FEB
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BBC Front Page News

Honda confirms Swindon car plant closureHonda confirms Swindon car plant closure

The firm says the move is due to global changes in the car industry and has nothing to do with Brexit.

Labour warned more MPs 'thinking hard' about futuresLabour warned more MPs 'thinking hard' about futures

Leadership urged to act on concerns as two Tory MPs consider joining group formed by Labour rebels.

Rail customers 'unable to collect pre-paid tickets'Rail customers 'unable to collect pre-paid tickets'

Rail companies have been advising customers to travel with their ticket confirmation email.

Fast fashion: 'Penny on a garment' to drive clothes recyclingFast fashion: 'Penny on a garment' to drive clothes recycling

Clothing brands and retailers should pay per item to fund a £35m annual recycling scheme, MPs say.

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BBC news for Inverness-shire

Car found in search for man missing from InvernessCar found in search for man missing from Inverness

Police are searching for Richard Finnis who was last seen in Inverness at about 13:20 on Saturday.

Woman, 86, dies three days after Ross-shire car crashWoman, 86, dies three days after Ross-shire car crash

Valerie Taylor was a passenger in a Nissan Note when it collided with another car on the A835 on Wednesday.

Scottish prisoners forced to double-up in cellsScottish prisoners forced to double-up in cells

More than 1,400 prisoners in Scotland have had to share a single cell with another inmate, the justice secretary confirms.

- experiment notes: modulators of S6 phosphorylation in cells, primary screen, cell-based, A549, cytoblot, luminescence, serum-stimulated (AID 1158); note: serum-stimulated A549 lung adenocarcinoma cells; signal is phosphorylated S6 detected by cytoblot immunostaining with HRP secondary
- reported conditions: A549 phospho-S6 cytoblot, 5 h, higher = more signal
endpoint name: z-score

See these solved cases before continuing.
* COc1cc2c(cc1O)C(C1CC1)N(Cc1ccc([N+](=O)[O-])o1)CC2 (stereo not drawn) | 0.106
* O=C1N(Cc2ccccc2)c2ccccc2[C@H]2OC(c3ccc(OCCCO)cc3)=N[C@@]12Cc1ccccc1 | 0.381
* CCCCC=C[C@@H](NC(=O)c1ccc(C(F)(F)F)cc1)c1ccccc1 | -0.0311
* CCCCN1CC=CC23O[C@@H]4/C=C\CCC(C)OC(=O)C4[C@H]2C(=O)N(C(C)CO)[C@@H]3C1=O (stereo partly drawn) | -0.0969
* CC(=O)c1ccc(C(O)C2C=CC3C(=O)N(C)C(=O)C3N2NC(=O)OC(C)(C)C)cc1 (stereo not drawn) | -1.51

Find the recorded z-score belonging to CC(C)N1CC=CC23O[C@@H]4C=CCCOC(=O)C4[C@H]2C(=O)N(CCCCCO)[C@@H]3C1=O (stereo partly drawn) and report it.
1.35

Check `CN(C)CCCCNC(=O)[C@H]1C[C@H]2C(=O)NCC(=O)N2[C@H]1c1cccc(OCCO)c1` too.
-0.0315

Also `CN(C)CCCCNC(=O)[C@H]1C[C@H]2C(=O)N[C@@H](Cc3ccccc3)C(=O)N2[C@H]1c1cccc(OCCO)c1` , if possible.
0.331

Children in Scotland on strike to 'save the planet'Children in Scotland on strike to 'save the planet'

They are staging hour-long walkouts in an effort to highlight the threats posed by climate change.

AskTen - Ten things you may not have noticed last week!

EDITION 752
11 FEBRUARY 2019

As another week slips by, here are 10 things which caught my attention and may have escaped yours. This newsletter is sent to 50,000+ subscribers each Monday. Please share on social media and forward to your colleagues and friends so they can subscribe, learn and engage. I'd be very grateful if you did.

1.      How to determine if you should confront a colleague. It can be hard to know what to do if you’re having problems working with a colleague. Should you confront the issue head-on, or is it better to stay quiet? Ask yourself these questions to decide the best way forward: [READ MORE]
 

2.      Psychopaths drink their coffee black. If you like your coffee black, you may be someone who prefers strong flavours, takes good care of their health, or just wants to drink their coffee the way it’s supposed to be drunk. Or, you may be a psychopath. At least, that’s according to a new study carried out by researchers at the University of Innsbruck which found a correlation between a love of black coffee and sadist or psychopathic tendencies. Appetite
 

3.      Carney says one-in-four chance of 2019 recession. The Bank of England said there is a one-in-four chance of recession by the summer because of uncertainty over Brexit. Governor Mark Carney blamed the “fog of Brexit” as he forecast that the economy would grow this year at its slowest rate since the financial crash of 2008. As expected, the Bank kept interest rates on hold at 0.75%. Metro